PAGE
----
VOD Ads Ready To Take Off

Imagine a media landscape where planners can send tailored ads to specific demographics using the same video-on-demand services that are starting to take off for television programs and movies.

Video-on-demand advertising is poised to explode in the coming years and change forever the $53 billion TV ad market, according to a report in the September issue of American Demographics. The report says these new marketing approaches would provide advertisers with finely detailed data about consumers and would even allow the video-on-demand customers to customize their profiles. A family could even let the VOD provider know they’re shopping for a car and receive automobile ads via their TV.

Video-on-demand technology is becoming more popular, with the rise of personal video recorder services like TiVo and the efforts of digital cable providers. But this popularity has come at a price, with some wondering whether the ability to choose content whenever it’s needed will spell the end of advertising as we know it.



Seemya Nayyar, editor of American Demographics, said the same technology that brings video on demand will also allow ads to be custom designed and sent to subscribers. And that’s a good thing for advertisers who have been looking to circumvent PVRs and are always looking for a way to target their demographics. TiVo has already experimented with advertising on its service, with advertainment surrounding new releases by Counting Crows and Sheryl Crow and the Mike Myers’ film Goldmember.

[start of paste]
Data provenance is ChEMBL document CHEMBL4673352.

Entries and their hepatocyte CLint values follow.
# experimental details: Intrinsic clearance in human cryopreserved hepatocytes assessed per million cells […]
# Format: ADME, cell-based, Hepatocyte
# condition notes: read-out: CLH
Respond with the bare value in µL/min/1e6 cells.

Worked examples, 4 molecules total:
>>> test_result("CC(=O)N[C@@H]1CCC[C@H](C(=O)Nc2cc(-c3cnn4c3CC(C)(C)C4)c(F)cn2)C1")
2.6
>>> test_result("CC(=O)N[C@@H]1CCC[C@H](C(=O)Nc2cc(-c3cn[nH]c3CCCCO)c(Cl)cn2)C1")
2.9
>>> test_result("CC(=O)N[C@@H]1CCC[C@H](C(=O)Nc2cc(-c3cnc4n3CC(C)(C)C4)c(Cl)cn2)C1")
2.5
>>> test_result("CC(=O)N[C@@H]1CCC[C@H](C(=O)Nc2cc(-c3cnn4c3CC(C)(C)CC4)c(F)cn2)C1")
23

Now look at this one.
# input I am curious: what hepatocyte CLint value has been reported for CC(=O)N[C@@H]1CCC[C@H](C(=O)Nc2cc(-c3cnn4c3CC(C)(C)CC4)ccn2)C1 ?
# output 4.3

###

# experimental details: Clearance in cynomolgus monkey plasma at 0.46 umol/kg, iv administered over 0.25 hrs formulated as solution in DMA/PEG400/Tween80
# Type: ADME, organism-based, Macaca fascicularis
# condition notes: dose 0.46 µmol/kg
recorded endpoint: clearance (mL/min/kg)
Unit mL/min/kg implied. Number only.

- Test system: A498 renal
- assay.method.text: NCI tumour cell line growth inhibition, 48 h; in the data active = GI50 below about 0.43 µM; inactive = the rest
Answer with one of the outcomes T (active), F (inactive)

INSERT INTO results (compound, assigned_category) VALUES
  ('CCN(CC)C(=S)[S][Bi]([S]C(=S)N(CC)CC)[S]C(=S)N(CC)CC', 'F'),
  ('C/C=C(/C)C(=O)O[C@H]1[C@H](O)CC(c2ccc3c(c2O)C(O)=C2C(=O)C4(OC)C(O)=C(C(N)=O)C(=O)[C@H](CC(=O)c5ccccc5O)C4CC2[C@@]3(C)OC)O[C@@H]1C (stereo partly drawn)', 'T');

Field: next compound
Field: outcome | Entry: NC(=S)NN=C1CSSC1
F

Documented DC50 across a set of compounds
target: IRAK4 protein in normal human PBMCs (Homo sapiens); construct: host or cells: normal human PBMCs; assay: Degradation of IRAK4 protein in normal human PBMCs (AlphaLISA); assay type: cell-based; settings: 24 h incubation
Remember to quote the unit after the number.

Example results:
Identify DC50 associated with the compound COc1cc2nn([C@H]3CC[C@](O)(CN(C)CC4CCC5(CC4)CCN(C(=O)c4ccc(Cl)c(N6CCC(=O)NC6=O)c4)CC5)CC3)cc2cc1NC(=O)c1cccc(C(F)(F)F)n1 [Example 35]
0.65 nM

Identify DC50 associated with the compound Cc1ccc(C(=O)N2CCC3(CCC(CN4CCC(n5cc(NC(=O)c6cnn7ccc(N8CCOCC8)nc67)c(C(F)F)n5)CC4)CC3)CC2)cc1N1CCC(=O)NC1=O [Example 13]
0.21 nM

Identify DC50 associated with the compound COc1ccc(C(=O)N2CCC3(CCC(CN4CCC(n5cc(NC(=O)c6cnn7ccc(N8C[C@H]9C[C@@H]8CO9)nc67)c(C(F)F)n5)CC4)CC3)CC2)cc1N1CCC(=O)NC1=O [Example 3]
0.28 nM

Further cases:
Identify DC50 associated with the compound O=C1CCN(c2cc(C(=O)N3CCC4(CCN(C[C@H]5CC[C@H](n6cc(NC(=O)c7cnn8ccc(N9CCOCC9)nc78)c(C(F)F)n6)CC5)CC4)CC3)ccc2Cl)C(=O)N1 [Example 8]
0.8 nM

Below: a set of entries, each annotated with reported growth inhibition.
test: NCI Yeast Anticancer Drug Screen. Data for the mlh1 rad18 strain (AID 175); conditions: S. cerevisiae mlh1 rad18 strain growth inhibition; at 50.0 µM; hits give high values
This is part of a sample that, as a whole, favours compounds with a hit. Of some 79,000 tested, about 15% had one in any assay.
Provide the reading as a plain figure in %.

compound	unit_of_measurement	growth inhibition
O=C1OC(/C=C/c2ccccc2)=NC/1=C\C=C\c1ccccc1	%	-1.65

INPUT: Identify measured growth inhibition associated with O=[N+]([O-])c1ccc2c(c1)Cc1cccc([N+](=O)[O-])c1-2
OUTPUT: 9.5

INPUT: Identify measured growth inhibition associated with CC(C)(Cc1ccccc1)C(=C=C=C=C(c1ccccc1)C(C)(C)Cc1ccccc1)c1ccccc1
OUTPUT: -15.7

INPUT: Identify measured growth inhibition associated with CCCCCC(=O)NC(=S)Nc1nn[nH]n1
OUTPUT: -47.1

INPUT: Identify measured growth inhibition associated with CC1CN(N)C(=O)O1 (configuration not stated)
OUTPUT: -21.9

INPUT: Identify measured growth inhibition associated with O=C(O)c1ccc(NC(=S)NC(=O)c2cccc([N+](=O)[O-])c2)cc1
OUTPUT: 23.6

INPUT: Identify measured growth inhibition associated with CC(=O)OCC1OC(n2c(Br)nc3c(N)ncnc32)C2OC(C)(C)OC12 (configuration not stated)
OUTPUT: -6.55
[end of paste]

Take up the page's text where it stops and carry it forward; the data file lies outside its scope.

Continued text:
The technology isn’t there yet, however. The report says that the VOD technology will be perfected within the next two or three years and available nationwide, allowing advertisers to start to develop techniques to reach them the VOD audience. By the end of 2002, 8%-10% of the nation’s households are expected to have VOD access. And the number of VOD-capable households will jump from 5.5 million in 2002 to 14.4 million in 2004, the report says.

American Demographics describes several types of advertising models that could flourish with the VOD technology: pre-roll commercials; infomercials; opportunities for more information; and even commercials that roll after the VOD movies have been played. Companies like SeaChange International of Maynard, Mass., and Everstream of Cleveland, are pioneering ad technologies for video on demand.

”Now the cable operators and the content folks are getting together to implement this,” Nayyar said. “That’s what was missing before.”

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